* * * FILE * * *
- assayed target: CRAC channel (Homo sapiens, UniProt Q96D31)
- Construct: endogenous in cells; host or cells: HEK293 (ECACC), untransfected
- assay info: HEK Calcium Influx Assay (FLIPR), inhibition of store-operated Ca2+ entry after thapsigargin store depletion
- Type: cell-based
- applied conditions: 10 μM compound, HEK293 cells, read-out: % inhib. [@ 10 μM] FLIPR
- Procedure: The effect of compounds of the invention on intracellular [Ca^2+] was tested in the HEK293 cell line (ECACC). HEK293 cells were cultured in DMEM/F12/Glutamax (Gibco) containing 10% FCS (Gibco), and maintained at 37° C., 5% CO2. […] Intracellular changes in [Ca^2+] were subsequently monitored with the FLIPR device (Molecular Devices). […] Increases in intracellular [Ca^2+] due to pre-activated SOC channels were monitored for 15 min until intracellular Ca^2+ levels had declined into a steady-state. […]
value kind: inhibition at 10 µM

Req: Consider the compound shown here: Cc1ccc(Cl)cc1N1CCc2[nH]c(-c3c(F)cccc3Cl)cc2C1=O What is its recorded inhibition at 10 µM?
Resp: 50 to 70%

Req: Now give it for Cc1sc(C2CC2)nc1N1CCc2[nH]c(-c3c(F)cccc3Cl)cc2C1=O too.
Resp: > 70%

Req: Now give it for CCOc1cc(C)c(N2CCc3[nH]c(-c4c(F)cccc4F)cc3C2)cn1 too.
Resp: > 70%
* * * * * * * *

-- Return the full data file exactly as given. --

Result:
- assayed target: CRAC channel (Homo sapiens, UniProt Q96D31)
- Construct: endogenous in cells; host or cells: HEK293 (ECACC), untransfected
- assay info: HEK Calcium Influx Assay (FLIPR), inhibition of store-operated Ca2+ entry after thapsigargin store depletion
- Type: cell-based
- applied conditions: 10 μM compound, HEK293 cells, read-out: % inhib. [@ 10 μM] FLIPR
- Procedure: The effect of compounds of the invention on intracellular [Ca^2+] was tested in the HEK293 cell line (ECACC). HEK293 cells were cultured in DMEM/F12/Glutamax (Gibco) containing 10% FCS (Gibco), and maintained at 37° C., 5% CO2. […] Intracellular changes in [Ca^2+] were subsequently monitored with the FLIPR device (Molecular Devices). […] Increases in intracellular [Ca^2+] due to pre-activated SOC channels were monitored for 15 min until intracellular Ca^2+ levels had declined into a steady-state. […]
value kind: inhibition at 10 µM

Req: Consider the compound shown here: Cc1ccc(Cl)cc1N1CCc2[nH]c(-c3c(F)cccc3Cl)cc2C1=O What is its recorded inhibition at 10 µM?
Resp: 50 to 70%

Req: Now give it for Cc1sc(C2CC2)nc1N1CCc2[nH]c(-c3c(F)cccc3Cl)cc2C1=O too.
Resp: > 70%

Req: Now give it for CCOc1cc(C)c(N2CCc3[nH]c(-c4c(F)cccc4F)cc3C2)cn1 too.
Resp: > 70%